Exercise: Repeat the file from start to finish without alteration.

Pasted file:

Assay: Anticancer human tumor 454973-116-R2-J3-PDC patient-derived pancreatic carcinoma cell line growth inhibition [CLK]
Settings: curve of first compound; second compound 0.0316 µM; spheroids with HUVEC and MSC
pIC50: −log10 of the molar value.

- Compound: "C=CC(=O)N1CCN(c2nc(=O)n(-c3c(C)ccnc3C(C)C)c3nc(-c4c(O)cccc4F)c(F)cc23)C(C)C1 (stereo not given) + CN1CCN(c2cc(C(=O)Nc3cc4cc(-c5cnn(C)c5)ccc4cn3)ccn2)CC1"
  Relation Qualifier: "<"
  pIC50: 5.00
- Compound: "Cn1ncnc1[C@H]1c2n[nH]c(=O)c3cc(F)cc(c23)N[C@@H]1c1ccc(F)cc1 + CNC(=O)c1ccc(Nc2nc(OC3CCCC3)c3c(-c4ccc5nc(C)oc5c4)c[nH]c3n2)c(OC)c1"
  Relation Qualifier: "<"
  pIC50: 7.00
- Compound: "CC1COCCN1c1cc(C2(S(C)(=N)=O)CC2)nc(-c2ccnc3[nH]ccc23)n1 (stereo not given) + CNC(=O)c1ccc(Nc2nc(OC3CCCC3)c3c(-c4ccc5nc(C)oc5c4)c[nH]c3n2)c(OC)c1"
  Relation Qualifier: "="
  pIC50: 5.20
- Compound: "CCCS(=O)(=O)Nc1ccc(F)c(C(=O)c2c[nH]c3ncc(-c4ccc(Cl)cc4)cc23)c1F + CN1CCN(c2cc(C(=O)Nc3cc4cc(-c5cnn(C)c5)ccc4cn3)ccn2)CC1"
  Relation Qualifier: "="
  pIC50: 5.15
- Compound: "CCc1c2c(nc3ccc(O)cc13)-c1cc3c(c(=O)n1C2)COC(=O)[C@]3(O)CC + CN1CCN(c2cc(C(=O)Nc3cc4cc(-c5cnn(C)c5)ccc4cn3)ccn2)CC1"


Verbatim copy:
Assay: Anticancer human tumor 454973-116-R2-J3-PDC patient-derived pancreatic carcinoma cell line growth inhibition [CLK]
Settings: curve of first compound; second compound 0.0316 µM; spheroids with HUVEC and MSC
pIC50: −log10 of the molar value.

- Compound: "C=CC(=O)N1CCN(c2nc(=O)n(-c3c(C)ccnc3C(C)C)c3nc(-c4c(O)cccc4F)c(F)cc23)C(C)C1 (stereo not given) + CN1CCN(c2cc(C(=O)Nc3cc4cc(-c5cnn(C)c5)ccc4cn3)ccn2)CC1"
  Relation Qualifier: "<"
  pIC50: 5.00
- Compound: "Cn1ncnc1[C@H]1c2n[nH]c(=O)c3cc(F)cc(c23)N[C@@H]1c1ccc(F)cc1 + CNC(=O)c1ccc(Nc2nc(OC3CCCC3)c3c(-c4ccc5nc(C)oc5c4)c[nH]c3n2)c(OC)c1"
  Relation Qualifier: "<"
  pIC50: 7.00
- Compound: "CC1COCCN1c1cc(C2(S(C)(=N)=O)CC2)nc(-c2ccnc3[nH]ccc23)n1 (stereo not given) + CNC(=O)c1ccc(Nc2nc(OC3CCCC3)c3c(-c4ccc5nc(C)oc5c4)c[nH]c3n2)c(OC)c1"
  Relation Qualifier: "="
  pIC50: 5.20
- Compound: "CCCS(=O)(=O)Nc1ccc(F)c(C(=O)c2c[nH]c3ncc(-c4ccc(Cl)cc4)cc23)c1F + CN1CCN(c2cc(C(=O)Nc3cc4cc(-c5cnn(C)c5)ccc4cn3)ccn2)CC1"
  Relation Qualifier: "="
  pIC50: 5.15
- Compound: "CCc1c2c(nc3ccc(O)cc13)-c1cc3c(c(=O)n1C2)COC(=O)[C@]3(O)CC + CN1CCN(c2cc(C(=O)Nc3cc4cc(-c5cnn(C)c5)ccc4cn3)ccn2)CC1"